That's how the governor learned to boldly go


October 12, 2007|By LAURA VOZZELLA

A little scrap of political biography hidden in the Government House closet until now: Martin O'Malley is a Trekkie. Or at least he has Trekkie tendencies.

Describing a lousy week of wrangling between House Speaker Mike Busch and Senate President Mike Miller, the governor pulled out an obscure Star Trek reference during a speech this week to the Maryland League of Conservation Voters.

"Do we have any Star Trek fans in the house?" he asked. "Do you remember that episode with the two guys, and one of them -- the right side of his face was black and the left side of his face was white, remember that one? And he was always battling and chasing through a burning planet and the last reaches of hell another guy who had -- the opposite side of his face was black and the other side of his face was white. And to look at them, you think, `You guys have so much in common. Why are you chasing each other through hell and back when you have so much to agree on?' I felt like I was trapped in that episode."

FOR THE RECORD - An item in yesterday's 2B column reported incorrectly that tonight's Garrison Keillor show at the Hippodrome will be his first Maryland appearance. It will be a first for his show, A Prairie Home Companion. But Keillor has previously performed in the state.
The Sun regrets the error.

O'Malley left more Trek tracks in August, during an appearance at Hammond High School with Howard County Superintendent Sydney Cousin. Cousin rattled off something in a dead language, then asked assembled students, teachers and dignitaries if anyone knew what he'd just said. O'Malley had the answer: the Pledge of Allegiance in Latin.

Credit his Catholic eduction? No, O'Malley confessed, he'd just seen the Latin pledge on Star Trek.

O'Malley suddenly seems to be outing himself, but really, the signs have always been there.

Take the geekily futuristic trappings of CitiStat, which during his mayoralty turned a City Hall conference room into the bridge of the Starship Enterprise: captain and crew seated in a semicircle, eyes trained on a giant blinking screen tracking -- take your pick -- incoming aliens or skyrocketing police overtime.

O'Malley's workout shirts are about as snug as the uniforms worn by Capt. James T. Kirk and crew, though their tops had sleeves. Even the Under Armour logo echoes the Starfleet's chevron insignia.

When he's not playing captain, O'Malley, like William Shatner, likes to play musician. Shatner sometimes talks when he sings, while O'Malley sometimes sings when he talks. (Democratic National Convention, Boston, 2004: "America the beautiful, whose alabaster cities gleam UN-dimmed by human tears!")

And the BlackBerry? Tricorder, of course.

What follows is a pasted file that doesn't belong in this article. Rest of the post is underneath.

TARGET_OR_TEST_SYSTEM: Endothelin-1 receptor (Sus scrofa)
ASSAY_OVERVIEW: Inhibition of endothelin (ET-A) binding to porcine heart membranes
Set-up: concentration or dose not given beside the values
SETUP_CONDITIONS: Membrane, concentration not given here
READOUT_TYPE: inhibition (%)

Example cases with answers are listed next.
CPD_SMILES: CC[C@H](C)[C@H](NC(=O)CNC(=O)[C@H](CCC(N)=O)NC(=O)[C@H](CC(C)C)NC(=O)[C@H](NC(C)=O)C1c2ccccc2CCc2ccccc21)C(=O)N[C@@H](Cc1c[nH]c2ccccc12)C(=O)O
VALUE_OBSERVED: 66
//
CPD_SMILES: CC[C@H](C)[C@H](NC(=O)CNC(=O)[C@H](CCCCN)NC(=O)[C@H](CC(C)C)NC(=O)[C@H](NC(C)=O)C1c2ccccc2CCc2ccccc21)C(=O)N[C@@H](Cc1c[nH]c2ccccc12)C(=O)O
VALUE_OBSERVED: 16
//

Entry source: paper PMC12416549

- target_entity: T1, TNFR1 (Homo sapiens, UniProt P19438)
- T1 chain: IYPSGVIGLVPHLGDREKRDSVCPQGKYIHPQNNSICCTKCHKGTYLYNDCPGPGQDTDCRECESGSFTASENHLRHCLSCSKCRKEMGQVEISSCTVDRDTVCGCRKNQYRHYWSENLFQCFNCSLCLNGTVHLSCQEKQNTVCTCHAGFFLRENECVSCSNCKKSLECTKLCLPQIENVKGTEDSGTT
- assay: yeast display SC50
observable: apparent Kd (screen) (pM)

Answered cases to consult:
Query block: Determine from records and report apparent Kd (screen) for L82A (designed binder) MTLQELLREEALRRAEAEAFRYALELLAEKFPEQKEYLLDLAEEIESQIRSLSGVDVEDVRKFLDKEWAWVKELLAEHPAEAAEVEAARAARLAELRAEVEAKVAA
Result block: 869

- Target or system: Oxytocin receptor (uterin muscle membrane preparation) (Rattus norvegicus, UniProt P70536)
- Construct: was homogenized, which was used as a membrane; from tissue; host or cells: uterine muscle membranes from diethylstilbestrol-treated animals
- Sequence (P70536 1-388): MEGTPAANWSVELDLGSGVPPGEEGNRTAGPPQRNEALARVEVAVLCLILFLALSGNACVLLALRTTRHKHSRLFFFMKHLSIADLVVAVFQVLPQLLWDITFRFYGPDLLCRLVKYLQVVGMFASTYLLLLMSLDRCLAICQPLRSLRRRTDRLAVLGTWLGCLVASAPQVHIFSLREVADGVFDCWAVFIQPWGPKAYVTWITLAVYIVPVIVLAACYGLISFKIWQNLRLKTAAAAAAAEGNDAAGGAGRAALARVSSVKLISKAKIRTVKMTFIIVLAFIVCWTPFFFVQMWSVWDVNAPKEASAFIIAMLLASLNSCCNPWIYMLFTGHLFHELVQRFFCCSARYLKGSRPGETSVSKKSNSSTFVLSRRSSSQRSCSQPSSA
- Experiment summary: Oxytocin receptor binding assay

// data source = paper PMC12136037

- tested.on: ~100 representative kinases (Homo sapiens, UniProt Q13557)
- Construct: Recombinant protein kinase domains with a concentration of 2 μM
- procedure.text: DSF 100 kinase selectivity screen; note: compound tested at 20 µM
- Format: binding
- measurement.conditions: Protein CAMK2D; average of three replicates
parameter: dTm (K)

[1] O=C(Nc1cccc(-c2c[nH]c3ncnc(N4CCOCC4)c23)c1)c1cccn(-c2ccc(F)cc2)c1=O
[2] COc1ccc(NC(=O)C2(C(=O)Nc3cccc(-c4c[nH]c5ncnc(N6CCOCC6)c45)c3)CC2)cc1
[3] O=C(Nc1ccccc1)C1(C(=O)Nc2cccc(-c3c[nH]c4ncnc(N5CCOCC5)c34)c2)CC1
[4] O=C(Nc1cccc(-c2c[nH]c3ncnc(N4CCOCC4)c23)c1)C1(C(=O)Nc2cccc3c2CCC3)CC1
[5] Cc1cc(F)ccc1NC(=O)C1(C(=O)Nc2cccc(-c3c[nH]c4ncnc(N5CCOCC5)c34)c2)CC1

So, will O'Malley admit it? Is he a Trekkie?

"I'm not," he said, "but my older sister [Bridget] was, and she controlled the television when Star Trek was on."

Some might have preferred Captain Picard

How did the Star Trek reference go over with The Mikes?

Miller: "I'm not a Trekkie. I was reading history books while the governor was glued to the television. By his comments, the governor is going where no governor has gone before. I hope this is not his final frontier as governor."

Busch: No comment.

O'Malley's allusion did have its fans, the sort who freakishly knew off the tops of their heads that O'Malley meant the Original Series, Episode 70: "Let That Be Your Last Battlefield," made in 1969, when O'Malley was 6.

"I guess about three or four Trekkies in the room were like, `Whoo! Whoo!,'" said Michael Sola, who works in -- what else? -- information technology for the Chesapeake Bay Foundation.

"You've got to be hard-core to know that episode. That's the original series," Sola said. "I'm a Republican, and I voted for him the first time and I would vote for him again -- even more so now."

Don't empower anyone under 50

Harry Banahan, who's been watching Baltimore politics for most of his 90 years, called offering his two cents about the proposed Inner Harbor statue of William Donald Schaefer. He says it should be up to the citizens -- the senior citizens.

The whippersnappers running things these days aren't old enough to appreciate all that the former mayor, governor and comptroller did for the city, he contends.

"Twenty-year-olds don't know what happened," he said. "I've seen rats running up and down on Light Street. You don't see that down [at] Harborplace anymore, and this man changed that."

Connect the dots

Baltimore Sun Articles
Please note the green-lined linked article text has been applied commercially without any involvement from our newsroom editors, reporters or any other editorial staff.